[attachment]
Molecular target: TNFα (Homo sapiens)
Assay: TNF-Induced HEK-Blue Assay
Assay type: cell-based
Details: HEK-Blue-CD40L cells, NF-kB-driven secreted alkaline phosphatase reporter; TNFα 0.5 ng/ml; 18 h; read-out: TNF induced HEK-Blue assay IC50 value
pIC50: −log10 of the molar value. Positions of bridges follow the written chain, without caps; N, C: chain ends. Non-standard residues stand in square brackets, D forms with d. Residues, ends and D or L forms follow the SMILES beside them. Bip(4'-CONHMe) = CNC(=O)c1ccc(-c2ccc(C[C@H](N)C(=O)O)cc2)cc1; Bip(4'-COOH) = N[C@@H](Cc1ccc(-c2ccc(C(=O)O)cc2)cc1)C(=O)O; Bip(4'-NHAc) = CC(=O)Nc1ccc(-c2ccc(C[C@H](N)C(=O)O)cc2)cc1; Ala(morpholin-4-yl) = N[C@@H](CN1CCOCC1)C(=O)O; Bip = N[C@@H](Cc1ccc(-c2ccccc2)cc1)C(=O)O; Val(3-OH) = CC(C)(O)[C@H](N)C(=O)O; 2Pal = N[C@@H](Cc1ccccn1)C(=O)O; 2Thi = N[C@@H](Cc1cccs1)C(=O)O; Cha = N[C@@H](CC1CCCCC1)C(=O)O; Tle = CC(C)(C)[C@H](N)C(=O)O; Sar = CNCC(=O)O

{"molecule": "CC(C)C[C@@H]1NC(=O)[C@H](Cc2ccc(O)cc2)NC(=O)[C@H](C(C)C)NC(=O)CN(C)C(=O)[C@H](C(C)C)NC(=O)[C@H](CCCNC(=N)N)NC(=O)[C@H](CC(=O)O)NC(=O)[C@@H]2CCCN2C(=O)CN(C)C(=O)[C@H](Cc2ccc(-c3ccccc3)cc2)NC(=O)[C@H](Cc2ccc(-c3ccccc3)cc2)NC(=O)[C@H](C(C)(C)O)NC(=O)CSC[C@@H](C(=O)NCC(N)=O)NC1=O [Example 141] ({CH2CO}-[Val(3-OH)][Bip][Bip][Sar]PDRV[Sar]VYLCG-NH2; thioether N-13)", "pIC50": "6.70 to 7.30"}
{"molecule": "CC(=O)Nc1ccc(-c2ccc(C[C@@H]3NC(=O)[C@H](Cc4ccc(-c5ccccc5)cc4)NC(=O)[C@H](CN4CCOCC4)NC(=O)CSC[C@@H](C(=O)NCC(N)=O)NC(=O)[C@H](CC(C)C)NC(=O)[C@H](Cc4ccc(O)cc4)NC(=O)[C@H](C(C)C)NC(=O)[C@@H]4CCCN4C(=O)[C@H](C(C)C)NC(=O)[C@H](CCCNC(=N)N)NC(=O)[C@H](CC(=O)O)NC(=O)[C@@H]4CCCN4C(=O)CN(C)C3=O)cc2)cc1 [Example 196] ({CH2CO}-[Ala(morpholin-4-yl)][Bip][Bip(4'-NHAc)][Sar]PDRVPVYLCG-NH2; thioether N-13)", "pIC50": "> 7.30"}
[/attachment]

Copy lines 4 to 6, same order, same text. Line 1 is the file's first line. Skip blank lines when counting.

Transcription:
Details: HEK-Blue-CD40L cells, NF-kB-driven secreted alkaline phosphatase reporter; TNFα 0.5 ng/ml; 18 h; read-out: TNF induced HEK-Blue assay IC50 value
pIC50: −log10 of the molar value. Positions of bridges follow the written chain, without caps; N, C: chain ends. Non-standard residues stand in square brackets, D forms with d. Residues, ends and D or L forms follow the SMILES beside them. Bip(4'-CONHMe) = CNC(=O)c1ccc(-c2ccc(C[C@H](N)C(=O)O)cc2)cc1; Bip(4'-COOH) = N[C@@H](Cc1ccc(-c2ccc(C(=O)O)cc2)cc1)C(=O)O; Bip(4'-NHAc) = CC(=O)Nc1ccc(-c2ccc(C[C@H](N)C(=O)O)cc2)cc1; Ala(morpholin-4-yl) = N[C@@H](CN1CCOCC1)C(=O)O; Bip = N[C@@H](Cc1ccc(-c2ccccc2)cc1)C(=O)O; Val(3-OH) = CC(C)(O)[C@H](N)C(=O)O; 2Pal = N[C@@H](Cc1ccccn1)C(=O)O; 2Thi = N[C@@H](Cc1cccs1)C(=O)O; Cha = N[C@@H](CC1CCCCC1)C(=O)O; Tle = CC(C)(C)[C@H](N)C(=O)O; Sar = CNCC(=O)O

{"molecule": "CC(C)C[C@@H]1NC(=O)[C@H](Cc2ccc(O)cc2)NC(=O)[C@H](C(C)C)NC(=O)CN(C)C(=O)[C@H](C(C)C)NC(=O)[C@H](CCCNC(=N)N)NC(=O)[C@H](CC(=O)O)NC(=O)[C@@H]2CCCN2C(=O)CN(C)C(=O)[C@H](Cc2ccc(-c3ccccc3)cc2)NC(=O)[C@H](Cc2ccc(-c3ccccc3)cc2)NC(=O)[C@H](C(C)(C)O)NC(=O)CSC[C@@H](C(=O)NCC(N)=O)NC1=O [Example 141] ({CH2CO}-[Val(3-OH)][Bip][Bip][Sar]PDRV[Sar]VYLCG-NH2; thioether N-13)", "pIC50": "6.70 to 7.30"}